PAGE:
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@Andrew M, you just realized that. –  Free Consulting Nov 15 '10 at 22:24
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I don't see what kind of attacker you think obfuscation will protect you from. Typically, people won't bother stealing anything but trivial snippets of JavaScript even if you don't obfuscate it. The kind of people who casually copy and paste JavaScript don't want to deal with complicated systems. Hackers sophisticated enough to deal with a large, undocumented library will probably not have too much difficulty seeing through your obfuscation and ripping off anything interesting in your code. –  Chuck Nov 15 '10 at 23:06
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"attacker" seems a strong word. All obfuscation protects you from is the lazy. However, I tend to think that people who steal code rather than write it themselves tend to be lazy. –  rob Nov 16 '10 at 2:39
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You can either not put it on the internet, or keep it accessible only via an intranet; but there's no way to reliably prevent the client from accessing the html/css/JS, without preventing them from accessing the site itself.

Obfuscation will deter casual attempts, and curiosity-browsing, but won't prevent a determined attacker/browser since it's all implemented on the client-side.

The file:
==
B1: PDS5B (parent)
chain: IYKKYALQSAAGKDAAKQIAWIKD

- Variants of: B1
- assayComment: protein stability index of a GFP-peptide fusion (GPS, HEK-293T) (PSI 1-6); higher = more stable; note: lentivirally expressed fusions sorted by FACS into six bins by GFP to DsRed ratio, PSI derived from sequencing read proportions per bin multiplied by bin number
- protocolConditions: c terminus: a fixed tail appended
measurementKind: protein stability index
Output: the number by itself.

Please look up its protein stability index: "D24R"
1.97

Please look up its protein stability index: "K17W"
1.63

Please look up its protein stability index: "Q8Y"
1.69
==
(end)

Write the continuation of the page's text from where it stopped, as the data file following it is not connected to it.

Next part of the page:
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Minifying your HTML, CSS, and JavaScript will help a small bit, but people can always reformat those. Your best bet is if the contents sent down to the clients aren't the same as the original contents that you're working with.

That can be achieved by:

  • generating your HTML from some framework
  • generating your CSS via SASS/LESS, etc.
  • using a JavaScript compiler on your scripts (i.e. Google's Closure Compiler)

However, with all of those, there's only so far that you can go. Compiling your JavaScript will make it harder to follow your original intentions, but probably not difficult enough if someone sets their mind to reverse-engineering it.

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You can use a JavaScript obfuscator. It will make the code difficult to read. They can still "rip it off", but it would be very difficult to understand it and therefore modify it. There is no way you can hide the code completely.

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http://javascriptobfuscator.com/ and http://developer.yahoo.com/yui/compressor/

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Thanks for the link. –  user161190 Nov 15 '10 at 22:05
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that will not help. –  jAndy Nov 15 '10 at 22:08
    
this will only stop accidental reading of source. Any half-determined individual can get around it easily. –  Raynos Nov 15 '10 at 22:26